Tuesday, February 28, 2017

Broken Yet Loved Carol Harrison

I could never be described as a minimalist for I love to be surrounded by items that remind me of family and friends, lessons and days gone by. Sharing the stories behind my collections gives enjoyment and becomes inspirational anecdotes when I speak.

One of these little trinkets belonged to my grandmother. She received a little pair of white, ornamental china shoes decorated with pink and blue china roses where the ties or laces should have been. She enjoyed the gift because they represented the love of her daughters who gave the gift but also because of their prettiness.

My grandmother set the pretty little shoes on a shelf to be
admired until one day, a few years later, my grandfather used
them to entertain the granddaughter they both loved deeply.

Grandpa decided to dress my doll in the best finery he could find. He took those cherished china shoes and attempted to place one on the doll's foot. It did not fit but he kept pressing harder as he tried to make it work. The shoe broke into pieces - ruined.

But Grandma replaced the good shoe on the shelf and picked up the broken pieces. She glued them together, restoring the shoe as close to its original shape as possible. Then with great care she placed it beside its mate.

Years passed and the glue in the cracks turned brown with age. Grandpa passed away. I grew up and had children of my own. She told the story of the little ornamental shoes and the reason for the brown tinged cracks over and over.

The time arrived when my grandmother needed to move to a smaller apartment. She sorted her treasures and the lifetime of memories they represented. She took those little shoes from the shelf and asked me, "Would you like these? Well at least the good one. I supposed I should've thrown the other one out years ago but couldn't make myself do it. Maybe now it's  time."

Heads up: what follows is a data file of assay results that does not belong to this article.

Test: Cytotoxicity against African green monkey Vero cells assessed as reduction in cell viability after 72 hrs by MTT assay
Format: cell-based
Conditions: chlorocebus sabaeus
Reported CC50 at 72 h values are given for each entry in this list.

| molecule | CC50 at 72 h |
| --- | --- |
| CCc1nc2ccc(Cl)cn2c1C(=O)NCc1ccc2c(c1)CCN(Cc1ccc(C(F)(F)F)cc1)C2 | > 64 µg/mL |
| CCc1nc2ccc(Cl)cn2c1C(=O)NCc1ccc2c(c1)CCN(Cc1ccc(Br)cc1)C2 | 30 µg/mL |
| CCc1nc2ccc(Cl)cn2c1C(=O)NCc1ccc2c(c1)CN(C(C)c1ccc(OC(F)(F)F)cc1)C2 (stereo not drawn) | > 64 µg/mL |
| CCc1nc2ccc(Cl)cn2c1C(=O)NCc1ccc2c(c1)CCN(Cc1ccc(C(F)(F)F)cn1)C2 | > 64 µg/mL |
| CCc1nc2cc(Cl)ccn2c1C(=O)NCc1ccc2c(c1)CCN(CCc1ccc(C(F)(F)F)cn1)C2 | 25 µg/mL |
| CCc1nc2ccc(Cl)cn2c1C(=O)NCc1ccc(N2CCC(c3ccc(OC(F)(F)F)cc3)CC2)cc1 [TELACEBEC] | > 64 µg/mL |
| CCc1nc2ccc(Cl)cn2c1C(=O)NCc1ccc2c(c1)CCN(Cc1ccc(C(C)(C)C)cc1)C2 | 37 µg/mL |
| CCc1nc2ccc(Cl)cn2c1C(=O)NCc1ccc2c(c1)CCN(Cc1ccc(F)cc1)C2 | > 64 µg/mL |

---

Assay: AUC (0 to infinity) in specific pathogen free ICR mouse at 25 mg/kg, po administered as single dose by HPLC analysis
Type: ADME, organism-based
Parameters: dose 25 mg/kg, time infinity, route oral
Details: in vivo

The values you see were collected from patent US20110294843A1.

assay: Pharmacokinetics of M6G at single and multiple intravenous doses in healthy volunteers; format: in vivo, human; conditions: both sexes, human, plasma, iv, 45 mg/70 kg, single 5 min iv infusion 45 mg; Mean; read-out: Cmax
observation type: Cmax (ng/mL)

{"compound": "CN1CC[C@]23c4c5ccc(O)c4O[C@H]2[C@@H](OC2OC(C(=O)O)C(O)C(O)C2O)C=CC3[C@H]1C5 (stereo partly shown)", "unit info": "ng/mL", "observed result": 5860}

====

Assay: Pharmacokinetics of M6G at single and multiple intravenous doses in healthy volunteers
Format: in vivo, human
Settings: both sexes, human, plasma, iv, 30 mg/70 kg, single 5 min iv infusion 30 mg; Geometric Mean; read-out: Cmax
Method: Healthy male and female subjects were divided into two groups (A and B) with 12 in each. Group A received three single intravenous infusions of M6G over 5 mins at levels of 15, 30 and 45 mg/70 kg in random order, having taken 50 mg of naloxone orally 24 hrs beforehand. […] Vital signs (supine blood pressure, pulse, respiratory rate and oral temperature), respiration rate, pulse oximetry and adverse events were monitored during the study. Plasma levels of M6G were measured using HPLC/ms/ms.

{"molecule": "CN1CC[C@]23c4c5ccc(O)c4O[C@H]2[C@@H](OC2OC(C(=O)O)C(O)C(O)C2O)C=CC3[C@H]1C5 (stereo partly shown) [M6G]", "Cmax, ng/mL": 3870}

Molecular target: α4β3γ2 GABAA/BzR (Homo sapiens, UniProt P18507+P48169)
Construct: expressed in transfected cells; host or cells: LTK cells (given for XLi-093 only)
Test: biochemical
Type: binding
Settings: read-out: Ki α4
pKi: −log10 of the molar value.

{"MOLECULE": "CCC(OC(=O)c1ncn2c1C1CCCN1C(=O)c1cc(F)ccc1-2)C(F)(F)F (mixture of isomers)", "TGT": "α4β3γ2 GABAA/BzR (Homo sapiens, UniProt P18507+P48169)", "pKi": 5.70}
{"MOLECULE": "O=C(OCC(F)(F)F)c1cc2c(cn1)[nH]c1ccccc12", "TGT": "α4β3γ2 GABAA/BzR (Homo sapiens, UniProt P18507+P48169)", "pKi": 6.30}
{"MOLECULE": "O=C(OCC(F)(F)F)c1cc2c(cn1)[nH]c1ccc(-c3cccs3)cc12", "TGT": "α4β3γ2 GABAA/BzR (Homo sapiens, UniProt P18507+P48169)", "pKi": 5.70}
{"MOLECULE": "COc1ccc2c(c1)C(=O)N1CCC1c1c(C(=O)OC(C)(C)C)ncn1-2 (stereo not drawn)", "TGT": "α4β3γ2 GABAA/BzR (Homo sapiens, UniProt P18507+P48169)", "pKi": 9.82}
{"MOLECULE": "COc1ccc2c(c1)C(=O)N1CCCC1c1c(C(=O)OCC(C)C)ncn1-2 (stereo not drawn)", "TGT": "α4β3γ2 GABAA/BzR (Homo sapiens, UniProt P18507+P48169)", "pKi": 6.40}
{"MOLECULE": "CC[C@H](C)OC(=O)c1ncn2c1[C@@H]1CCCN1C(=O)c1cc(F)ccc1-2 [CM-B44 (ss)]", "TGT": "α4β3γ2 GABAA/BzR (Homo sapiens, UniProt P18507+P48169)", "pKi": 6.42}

"I want them both grandma. The set needs to stay together just the way I remember them. The story and memory wouldn't be the same if I only had the unbroken one."

I received the pair of china shoes and a huge hug that day. Now they sit on a shelf in my home and I tell the story to my grandchildren who never had the privilege of knowing this wonderful woman.
Every time I look at them I am reminded of my grandparents and their love.

I am also reminded how imperfect we all are but how God does not throw us away. He waits for us to give him all the broken pieces of our lives. Then he mends them together with His amazing love, mercy and forgiveness. We might look at all the mends in our lives and see flaws like the brown of the glue but God sees us like the first little unbroken shoe - whole and perfect because of the blood of Jesus. We are broken yet loved by God more than we can comprehend.

Carol Harrison is a speaker, writer and educator  from Saskatoon, SK. who believes we all need to be continuously learning and growing. She uses the power of story to encourage, help people find their voice and offer a flicker of hope in life's choices, changes and challenges.



Peter Black said...

Thanks, Carol, for sharing your delightfully poignant story and heartwarming application.
I remember hearing many decades ago of a woman who was miraculously healed of a crippling arthritic condition. The pain was gone. Movement was back. And yet, she wondered why the Lord didn't also restore aesthetic beauty to her hands and fingers, for they remained gnarled and knotty looking.
She came to accept that her misshapen hands remained as proof to all that the arthritic condition had indeed been real, and that therefore substantiated her testimony. They also served as a constant reminder to her of what God had done in healing her and removing the pain.~~+~~

CarolEH said...

Thank you Peter for your comments and sharing the story of the woman's hands. What a reminder that God is in charge and leaves us reminders of his work in our lives.

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